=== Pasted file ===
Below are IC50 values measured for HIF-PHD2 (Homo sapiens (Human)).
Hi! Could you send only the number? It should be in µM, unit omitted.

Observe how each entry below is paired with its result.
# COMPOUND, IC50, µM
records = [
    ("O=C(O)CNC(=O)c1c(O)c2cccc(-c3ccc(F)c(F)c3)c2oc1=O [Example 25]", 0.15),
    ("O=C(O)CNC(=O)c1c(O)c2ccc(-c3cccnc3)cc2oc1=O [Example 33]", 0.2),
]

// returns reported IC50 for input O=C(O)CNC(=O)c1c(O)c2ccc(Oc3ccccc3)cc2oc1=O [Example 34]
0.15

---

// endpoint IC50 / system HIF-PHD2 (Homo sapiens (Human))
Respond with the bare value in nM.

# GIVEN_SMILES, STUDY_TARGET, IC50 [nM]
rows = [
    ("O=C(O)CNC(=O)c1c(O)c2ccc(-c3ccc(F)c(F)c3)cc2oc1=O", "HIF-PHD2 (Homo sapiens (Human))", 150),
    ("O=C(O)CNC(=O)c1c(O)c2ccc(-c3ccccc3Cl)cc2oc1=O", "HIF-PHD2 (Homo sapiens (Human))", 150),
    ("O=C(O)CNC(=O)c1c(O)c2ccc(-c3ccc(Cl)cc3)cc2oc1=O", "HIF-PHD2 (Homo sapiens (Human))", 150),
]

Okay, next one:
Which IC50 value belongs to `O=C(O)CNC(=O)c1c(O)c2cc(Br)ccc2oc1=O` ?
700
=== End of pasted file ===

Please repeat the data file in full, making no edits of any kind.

Below are IC50 values measured for HIF-PHD2 (Homo sapiens (Human)).
Hi! Could you send only the number? It should be in µM, unit omitted.

Observe how each entry below is paired with its result.
# COMPOUND, IC50, µM
records = [
    ("O=C(O)CNC(=O)c1c(O)c2cccc(-c3ccc(F)c(F)c3)c2oc1=O [Example 25]", 0.15),
    ("O=C(O)CNC(=O)c1c(O)c2ccc(-c3cccnc3)cc2oc1=O [Example 33]", 0.2),
]

// returns reported IC50 for input O=C(O)CNC(=O)c1c(O)c2ccc(Oc3ccccc3)cc2oc1=O [Example 34]
0.15

---

// endpoint IC50 / system HIF-PHD2 (Homo sapiens (Human))
Respond with the bare value in nM.

# GIVEN_SMILES, STUDY_TARGET, IC50 [nM]
rows = [
    ("O=C(O)CNC(=O)c1c(O)c2ccc(-c3ccc(F)c(F)c3)cc2oc1=O", "HIF-PHD2 (Homo sapiens (Human))", 150),
    ("O=C(O)CNC(=O)c1c(O)c2ccc(-c3ccccc3Cl)cc2oc1=O", "HIF-PHD2 (Homo sapiens (Human))", 150),
    ("O=C(O)CNC(=O)c1c(O)c2ccc(-c3ccc(Cl)cc3)cc2oc1=O", "HIF-PHD2 (Homo sapiens (Human))", 150),
]

Okay, next one:
Which IC50 value belongs to `O=C(O)CNC(=O)c1c(O)c2cc(Br)ccc2oc1=O` ?
700